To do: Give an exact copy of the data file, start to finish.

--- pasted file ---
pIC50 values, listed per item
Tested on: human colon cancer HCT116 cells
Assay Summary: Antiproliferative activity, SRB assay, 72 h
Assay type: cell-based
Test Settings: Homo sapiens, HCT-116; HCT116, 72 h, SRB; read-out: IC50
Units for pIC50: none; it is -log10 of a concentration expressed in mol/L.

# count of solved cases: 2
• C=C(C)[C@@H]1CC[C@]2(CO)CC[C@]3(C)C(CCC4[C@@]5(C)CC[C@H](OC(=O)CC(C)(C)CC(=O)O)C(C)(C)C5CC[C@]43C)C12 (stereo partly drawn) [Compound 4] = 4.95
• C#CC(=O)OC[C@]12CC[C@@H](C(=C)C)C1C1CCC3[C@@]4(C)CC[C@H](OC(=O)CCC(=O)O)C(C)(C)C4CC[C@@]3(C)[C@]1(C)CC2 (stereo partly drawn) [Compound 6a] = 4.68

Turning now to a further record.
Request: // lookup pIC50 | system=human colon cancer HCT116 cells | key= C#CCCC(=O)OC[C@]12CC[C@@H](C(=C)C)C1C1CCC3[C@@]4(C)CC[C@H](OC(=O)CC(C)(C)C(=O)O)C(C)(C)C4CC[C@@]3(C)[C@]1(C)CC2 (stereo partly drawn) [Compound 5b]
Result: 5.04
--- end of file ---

pIC50 values, listed per item
Tested on: human colon cancer HCT116 cells
Assay Summary: Antiproliferative activity, SRB assay, 72 h
Assay type: cell-based
Test Settings: Homo sapiens, HCT-116; HCT116, 72 h, SRB; read-out: IC50
Units for pIC50: none; it is -log10 of a concentration expressed in mol/L.

# count of solved cases: 2
• C=C(C)[C@@H]1CC[C@]2(CO)CC[C@]3(C)C(CCC4[C@@]5(C)CC[C@H](OC(=O)CC(C)(C)CC(=O)O)C(C)(C)C5CC[C@]43C)C12 (stereo partly drawn) [Compound 4] = 4.95
• C#CC(=O)OC[C@]12CC[C@@H](C(=C)C)C1C1CCC3[C@@]4(C)CC[C@H](OC(=O)CCC(=O)O)C(C)(C)C4CC[C@@]3(C)[C@]1(C)CC2 (stereo partly drawn) [Compound 6a] = 4.68

Turning now to a further record.
Request: // lookup pIC50 | system=human colon cancer HCT116 cells | key= C#CCCC(=O)OC[C@]12CC[C@@H](C(=C)C)C1C1CCC3[C@@]4(C)CC[C@H](OC(=O)CC(C)(C)C(=O)O)C(C)(C)C4CC[C@@]3(C)[C@]1(C)CC2 (stereo partly drawn) [Compound 5b]
Result: 5.04